“Dog Soldiers” starts off a little slow at the beginning, but once they enter the house, there is not a wasted scene or moment throughout.  It’s remarkable and has just the right amount of anxiety, humor, heart, and gore. It’s also not afraid to go balls-to-the-wall. With many first-time directors, they don’t know if they will get a chance to make another feature, so they throw a lot into their first project.  All the ingredients work here to make a magnificent horror film where the action is timed just perfectly. We get to spend time with all of these characters, so we care about what happens to them. 

The more I thought about “Dog Soldiers,” the more I loved it.

* * * ½ out of * * * *

4K/Blu-Ray Info: This is the 20th anniversary of “Dog Soldiers,” and it’s released on a two-disc 4K and Blu-ray combo pack from Shout Factory/Scream Factory. The film has a running time of 105 minutes and is rated R for strong violence, gore and language. There are two discs here: one featuring the 4K version, and the other one featuring the Blu-ray.

Audio Info/Video Info: The 4K comes with a 2160p Ultra High-Definition HDR Widescreen (1.85:1) transfer while the Blu-Ray comes on 1080p High-Definition Widescreen (1.85:1). The audio for both films comes on the following formats: DTS-HD Master Audio 5.1 and Stereo 2.0.  I found the video quality to be much improved from the original DVD I watched many moons ago. The film is grainy and dirty at times, as mentioned earlier, but it’s also clear and bright during the rare outdoor scenes. When I say it’s grainy and dirty, I am acknowledging that it adds to the look of the film and that is a positive, not a negative. The high dynamic range is also a huge bonus with any 4K release. You can also watch the 4K of the film in Dolby Vision as well.

Special Features:

DISC ONE (4K UHD):

NEW 4K Restoration from The Original Camera Negative by Second Sight Films – Approved by Director Neil Marshall and Director of Photography Sam McCurdy-Presented in Dolby Vision

NEW Audio Commentary by Writer and Associate Professor of Film Alison Peirse

Audio Commentary with Director Neil Marshall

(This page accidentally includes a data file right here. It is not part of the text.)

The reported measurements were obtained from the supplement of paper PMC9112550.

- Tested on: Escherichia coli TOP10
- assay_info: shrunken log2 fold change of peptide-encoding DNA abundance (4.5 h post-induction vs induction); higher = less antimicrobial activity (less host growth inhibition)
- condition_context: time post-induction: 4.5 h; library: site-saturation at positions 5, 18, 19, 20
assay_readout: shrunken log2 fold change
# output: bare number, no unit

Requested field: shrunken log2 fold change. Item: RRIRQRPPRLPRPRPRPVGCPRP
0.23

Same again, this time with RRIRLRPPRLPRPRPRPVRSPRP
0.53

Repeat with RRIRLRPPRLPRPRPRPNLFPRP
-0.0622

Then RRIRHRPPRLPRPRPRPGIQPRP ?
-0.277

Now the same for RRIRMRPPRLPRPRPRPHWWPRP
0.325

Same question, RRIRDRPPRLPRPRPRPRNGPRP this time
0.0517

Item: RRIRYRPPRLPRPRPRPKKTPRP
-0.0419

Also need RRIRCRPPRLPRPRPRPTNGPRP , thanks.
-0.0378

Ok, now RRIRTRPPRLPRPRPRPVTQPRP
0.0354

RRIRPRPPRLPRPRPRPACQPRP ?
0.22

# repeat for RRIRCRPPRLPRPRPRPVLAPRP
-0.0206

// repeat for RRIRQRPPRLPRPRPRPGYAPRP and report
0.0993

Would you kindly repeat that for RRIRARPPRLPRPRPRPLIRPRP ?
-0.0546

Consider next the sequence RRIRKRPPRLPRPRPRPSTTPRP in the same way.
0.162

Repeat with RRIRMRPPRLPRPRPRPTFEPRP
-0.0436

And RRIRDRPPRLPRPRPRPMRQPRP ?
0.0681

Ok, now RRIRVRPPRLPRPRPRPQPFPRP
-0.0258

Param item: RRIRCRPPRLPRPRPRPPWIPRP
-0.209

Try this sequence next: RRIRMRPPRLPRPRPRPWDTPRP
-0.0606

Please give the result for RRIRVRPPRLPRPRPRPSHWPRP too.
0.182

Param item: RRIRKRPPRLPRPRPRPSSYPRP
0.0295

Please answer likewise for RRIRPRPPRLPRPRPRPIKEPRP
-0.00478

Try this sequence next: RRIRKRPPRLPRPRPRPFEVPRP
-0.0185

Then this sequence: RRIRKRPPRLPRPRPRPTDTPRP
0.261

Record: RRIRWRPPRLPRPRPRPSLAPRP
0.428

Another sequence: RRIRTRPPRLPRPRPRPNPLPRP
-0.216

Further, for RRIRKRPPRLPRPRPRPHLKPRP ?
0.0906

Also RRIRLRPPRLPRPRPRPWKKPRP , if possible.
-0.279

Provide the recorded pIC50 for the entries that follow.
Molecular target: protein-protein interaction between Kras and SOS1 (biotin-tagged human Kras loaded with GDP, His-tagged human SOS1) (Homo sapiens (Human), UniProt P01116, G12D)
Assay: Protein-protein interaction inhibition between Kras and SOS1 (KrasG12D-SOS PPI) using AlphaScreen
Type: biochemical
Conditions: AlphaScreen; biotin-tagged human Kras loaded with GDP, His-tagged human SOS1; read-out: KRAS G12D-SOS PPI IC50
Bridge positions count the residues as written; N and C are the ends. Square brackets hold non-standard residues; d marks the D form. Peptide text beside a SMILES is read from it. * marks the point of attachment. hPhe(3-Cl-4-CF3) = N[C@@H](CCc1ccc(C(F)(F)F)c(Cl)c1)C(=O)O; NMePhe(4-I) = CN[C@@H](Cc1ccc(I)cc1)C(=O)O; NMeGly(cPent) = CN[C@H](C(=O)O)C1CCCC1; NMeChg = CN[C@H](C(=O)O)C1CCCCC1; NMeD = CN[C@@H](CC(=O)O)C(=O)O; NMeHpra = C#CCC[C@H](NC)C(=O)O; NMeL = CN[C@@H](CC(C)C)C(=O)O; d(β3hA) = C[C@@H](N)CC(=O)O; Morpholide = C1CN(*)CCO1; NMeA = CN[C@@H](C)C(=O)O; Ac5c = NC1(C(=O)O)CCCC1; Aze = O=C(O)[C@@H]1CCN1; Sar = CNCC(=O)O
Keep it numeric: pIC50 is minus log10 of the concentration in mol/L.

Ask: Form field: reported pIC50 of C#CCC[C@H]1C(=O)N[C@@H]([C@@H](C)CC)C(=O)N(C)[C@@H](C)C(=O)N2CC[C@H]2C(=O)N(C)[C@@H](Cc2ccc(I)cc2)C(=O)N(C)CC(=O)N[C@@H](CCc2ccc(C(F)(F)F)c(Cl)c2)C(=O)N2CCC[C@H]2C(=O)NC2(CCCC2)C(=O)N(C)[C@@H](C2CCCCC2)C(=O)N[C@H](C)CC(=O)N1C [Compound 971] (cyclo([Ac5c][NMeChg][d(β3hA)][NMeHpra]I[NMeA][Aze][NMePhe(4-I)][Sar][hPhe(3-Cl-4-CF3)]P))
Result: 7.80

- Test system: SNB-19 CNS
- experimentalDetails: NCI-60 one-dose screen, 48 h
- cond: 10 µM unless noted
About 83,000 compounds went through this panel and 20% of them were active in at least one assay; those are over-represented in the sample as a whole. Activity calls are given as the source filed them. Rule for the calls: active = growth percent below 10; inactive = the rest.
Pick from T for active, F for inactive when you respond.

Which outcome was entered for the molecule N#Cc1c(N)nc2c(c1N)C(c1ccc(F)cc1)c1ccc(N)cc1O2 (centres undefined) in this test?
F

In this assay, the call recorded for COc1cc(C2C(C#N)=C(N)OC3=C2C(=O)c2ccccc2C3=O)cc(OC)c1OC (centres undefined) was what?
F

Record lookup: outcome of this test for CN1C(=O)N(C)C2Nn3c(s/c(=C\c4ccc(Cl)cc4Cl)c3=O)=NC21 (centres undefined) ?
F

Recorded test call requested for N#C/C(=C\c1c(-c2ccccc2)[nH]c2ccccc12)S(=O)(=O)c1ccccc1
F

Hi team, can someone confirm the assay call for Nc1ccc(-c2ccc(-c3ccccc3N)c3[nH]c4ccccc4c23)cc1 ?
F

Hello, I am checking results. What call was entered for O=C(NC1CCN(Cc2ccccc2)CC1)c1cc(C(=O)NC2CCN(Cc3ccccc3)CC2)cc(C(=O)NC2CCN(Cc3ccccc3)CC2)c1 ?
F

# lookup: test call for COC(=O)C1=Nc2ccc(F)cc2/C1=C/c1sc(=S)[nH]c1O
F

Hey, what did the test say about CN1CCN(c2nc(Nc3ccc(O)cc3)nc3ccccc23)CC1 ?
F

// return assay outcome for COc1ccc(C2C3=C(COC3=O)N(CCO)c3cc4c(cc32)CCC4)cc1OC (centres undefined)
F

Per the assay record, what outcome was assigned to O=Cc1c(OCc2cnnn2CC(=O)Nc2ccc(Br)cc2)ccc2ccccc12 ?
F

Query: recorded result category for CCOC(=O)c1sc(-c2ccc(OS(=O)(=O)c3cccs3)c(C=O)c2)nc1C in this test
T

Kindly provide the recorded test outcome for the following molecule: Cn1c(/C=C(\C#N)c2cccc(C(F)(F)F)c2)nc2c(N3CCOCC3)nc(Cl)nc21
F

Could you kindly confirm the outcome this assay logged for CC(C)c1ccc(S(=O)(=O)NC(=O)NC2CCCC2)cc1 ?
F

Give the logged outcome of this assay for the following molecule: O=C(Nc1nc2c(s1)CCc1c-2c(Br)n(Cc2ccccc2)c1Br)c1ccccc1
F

Audio Commentary with producers David Allen and Brian O’Toole

NEW 4K Restoration from The Original Camera Negative by Second Sight Films Approved by Director Neil Marshall and Director of Photography Sam McCurdy

NEW Audio DISC TWO (BLU-RAY):

Commentary by writer and associate professor of Film Alison Peirse

NEW Werewolves, Crawlers, Cannibals and More – an interview with Neil Marshall

NEW A History of Lycanthropy – author Gavin Baddeley on Werewolf Cinema

NEW Werewolves, Folklore and Cinema – a video essay by author Mikel J. Koven

Audio Commentary with Director Neil Marshall

Audio Commentary with producers David Allen and Brian O’Toole

Werewolves vs. Soldiers – a look at the making of “Dog Soldiers” featuring Interviews with Director Neil Marshall, Producers Christopher Figg and Keith Bell, Actors Kevin McKidd, Sean Pertwee, Darren Morfitt, Leslie Simpson and Emma Cleasby, Special Effects Artist Bob Keen and more!

A Cottage in the Woods – a look at the production design with production designer Simon Bowles

UK Theatrical Trailers and U.S. Home Video Promo

“Combat” – A short film by Neil Marshall

Two Still Galleries – Photos from the film and rare photos from Production Designer Simon Bowles and Special Effects Artist Dave Bonneywell’s archives

Should You Buy It?

Considering there are over three hours of special features, both new and old, and the quality of the film, I cannot recommend this special edition of “Dog Soldiers” enough.  One thing I will say with a great deal of confidence:  Please watch the HDR version over the Dolby Vision version. This is a dark film to begin with, and the Dolby Vision version is too dark at times to fully enjoy the experience.  Dolby Vision is great for certain films, but I don’t think it fully works here. The HDR version is miles ahead in terms of clarity, mood, and picture quality.

As far as the film itself, with the 4K upgrade, I felt like I was watching a whole new movie.  “Dog Soldiers” is in-your-face and unrelenting.  I truly had a blast with it.  I look forward to September and October with some of the releases from Scream Factory, as there are some really cool horror titles coming out. As of right now, if you are a hardcore collector of boutique labels like myself, this one is going to be right up your alley. If you pick up this film, you won’t regret it!